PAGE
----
Consider also the first example identified in this article – the “layoff” for purported COVID-19 or economic reasons rather than performance concerns.  What happens when the employer seeks to quickly refill that position with a new employee?  A recently terminated employee may question whether he or she was truly laid off due to the economy when someone else is hired as a replacement.  The former employee may argue that the employer’s stated reason was pretext and that the true reason relates to discrimination due to a protected characteristic or was in retaliation because the employee had asked for leave under the Families First Coronavirus Relief Act (“FFCRA”).  In short, attempts to avoid a difficult conversation regarding the employee’s performance may earn the employer an extended conversation about the matter in litigation proceedings that can take 12-18 months.

Key Takeaways

  • Good faith complaints by employees about perceived legal violations or health and safety issues should be dealt with in good faith by employers, and employers should document their responses to such matters.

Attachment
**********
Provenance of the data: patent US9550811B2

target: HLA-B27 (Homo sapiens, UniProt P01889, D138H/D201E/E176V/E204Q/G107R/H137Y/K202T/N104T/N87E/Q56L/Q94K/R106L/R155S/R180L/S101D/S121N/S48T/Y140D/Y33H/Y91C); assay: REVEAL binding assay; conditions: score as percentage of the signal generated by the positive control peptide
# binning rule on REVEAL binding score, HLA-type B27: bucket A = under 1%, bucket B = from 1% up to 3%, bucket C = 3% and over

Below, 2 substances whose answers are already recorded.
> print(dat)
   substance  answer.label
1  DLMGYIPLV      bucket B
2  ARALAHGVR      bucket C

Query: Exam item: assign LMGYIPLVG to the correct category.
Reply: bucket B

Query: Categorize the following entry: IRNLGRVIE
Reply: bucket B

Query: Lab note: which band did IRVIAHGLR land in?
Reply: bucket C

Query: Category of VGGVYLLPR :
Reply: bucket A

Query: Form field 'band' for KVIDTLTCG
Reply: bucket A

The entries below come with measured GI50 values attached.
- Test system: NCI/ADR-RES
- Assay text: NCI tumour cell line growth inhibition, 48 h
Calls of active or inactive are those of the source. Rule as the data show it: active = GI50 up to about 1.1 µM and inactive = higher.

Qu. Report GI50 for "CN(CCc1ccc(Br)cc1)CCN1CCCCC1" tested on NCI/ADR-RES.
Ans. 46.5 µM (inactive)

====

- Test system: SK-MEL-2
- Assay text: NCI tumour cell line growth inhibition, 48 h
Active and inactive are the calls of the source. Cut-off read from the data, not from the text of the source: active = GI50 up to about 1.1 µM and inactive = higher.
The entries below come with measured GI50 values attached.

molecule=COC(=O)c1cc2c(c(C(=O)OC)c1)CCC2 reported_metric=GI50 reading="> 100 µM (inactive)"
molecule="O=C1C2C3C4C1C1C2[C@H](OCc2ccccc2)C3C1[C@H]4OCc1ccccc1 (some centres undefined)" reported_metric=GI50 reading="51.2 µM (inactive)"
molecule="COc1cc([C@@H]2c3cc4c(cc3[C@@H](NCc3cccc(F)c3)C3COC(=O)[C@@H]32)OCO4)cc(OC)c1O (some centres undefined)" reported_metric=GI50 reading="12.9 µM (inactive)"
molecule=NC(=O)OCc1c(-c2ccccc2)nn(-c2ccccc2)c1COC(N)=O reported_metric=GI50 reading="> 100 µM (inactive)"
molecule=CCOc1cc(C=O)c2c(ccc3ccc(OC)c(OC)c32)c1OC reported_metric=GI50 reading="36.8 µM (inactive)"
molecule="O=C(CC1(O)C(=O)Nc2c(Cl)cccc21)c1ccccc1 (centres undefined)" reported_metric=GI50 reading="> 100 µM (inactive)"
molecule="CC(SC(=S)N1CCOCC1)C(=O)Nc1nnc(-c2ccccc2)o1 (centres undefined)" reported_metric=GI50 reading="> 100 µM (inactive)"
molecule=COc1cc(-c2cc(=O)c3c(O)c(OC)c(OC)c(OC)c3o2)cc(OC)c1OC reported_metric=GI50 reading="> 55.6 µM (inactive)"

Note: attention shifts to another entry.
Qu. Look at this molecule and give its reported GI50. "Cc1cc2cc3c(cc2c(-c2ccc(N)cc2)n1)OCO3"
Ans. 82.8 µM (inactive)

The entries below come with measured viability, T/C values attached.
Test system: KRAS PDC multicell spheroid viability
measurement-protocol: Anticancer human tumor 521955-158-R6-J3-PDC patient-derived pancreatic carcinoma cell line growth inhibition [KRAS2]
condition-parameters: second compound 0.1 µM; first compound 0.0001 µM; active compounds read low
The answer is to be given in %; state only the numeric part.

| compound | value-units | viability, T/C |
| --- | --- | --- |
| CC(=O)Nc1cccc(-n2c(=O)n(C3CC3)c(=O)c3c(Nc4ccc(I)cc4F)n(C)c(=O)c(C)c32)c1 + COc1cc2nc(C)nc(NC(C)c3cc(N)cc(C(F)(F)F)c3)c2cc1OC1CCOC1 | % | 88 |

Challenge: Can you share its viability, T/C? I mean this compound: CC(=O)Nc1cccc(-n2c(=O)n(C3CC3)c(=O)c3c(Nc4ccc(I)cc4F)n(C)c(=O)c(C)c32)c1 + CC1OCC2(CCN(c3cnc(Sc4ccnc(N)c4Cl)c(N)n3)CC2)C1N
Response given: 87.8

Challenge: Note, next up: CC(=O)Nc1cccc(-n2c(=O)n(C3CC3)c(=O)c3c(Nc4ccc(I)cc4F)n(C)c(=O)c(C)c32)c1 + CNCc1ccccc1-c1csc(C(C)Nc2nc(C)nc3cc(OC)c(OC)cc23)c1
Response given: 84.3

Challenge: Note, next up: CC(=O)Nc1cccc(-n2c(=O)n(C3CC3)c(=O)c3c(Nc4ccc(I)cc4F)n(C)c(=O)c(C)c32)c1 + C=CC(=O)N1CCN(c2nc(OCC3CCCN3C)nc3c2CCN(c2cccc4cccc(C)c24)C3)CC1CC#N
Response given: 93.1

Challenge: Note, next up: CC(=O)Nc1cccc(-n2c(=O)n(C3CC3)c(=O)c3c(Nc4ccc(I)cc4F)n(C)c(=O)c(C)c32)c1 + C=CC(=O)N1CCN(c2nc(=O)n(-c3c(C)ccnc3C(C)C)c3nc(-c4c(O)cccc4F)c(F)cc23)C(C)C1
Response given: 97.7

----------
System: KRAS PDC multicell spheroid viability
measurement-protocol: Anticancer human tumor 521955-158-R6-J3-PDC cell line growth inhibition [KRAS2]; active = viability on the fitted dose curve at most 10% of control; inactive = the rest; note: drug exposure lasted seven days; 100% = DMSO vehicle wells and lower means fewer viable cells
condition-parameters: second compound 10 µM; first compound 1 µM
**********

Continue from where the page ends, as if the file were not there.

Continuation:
• Both the Emergency Family and Medical Leave Expansion Act and the Emergency Paid Sick Leave Act under the FFCRA contain anti-retaliation provisions.
  • Retaliating against employees because they raise good faith concerns about safety may lead to claims under both the OSH Act and the National Labor Relations Act.
  • Review the organizational structures and reporting mechanisms for employees to express concerns.  Are supervisors trained to take the complaints seriously?  How are concerns escalated to decision makers?  Do employees feel comfortable raising complaints?
  • Remain calm when concerns are raised. If the complaint is unfounded, the investigation will usually reveal that. If necessary, take steps to correct the problem.
  • Seek legal counsel in situations that are ripe for discrimination or retaliation lawsuits.
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Erin Ebeler Rolf

Division 6 (Labor & Employment), Woods Aitken LLP Denver, CO

Laura J. DePetro

Division 9 (Subcontractors and Suppliers) and Young Lawyers Division, Woods Aitken LLP, Denver, CO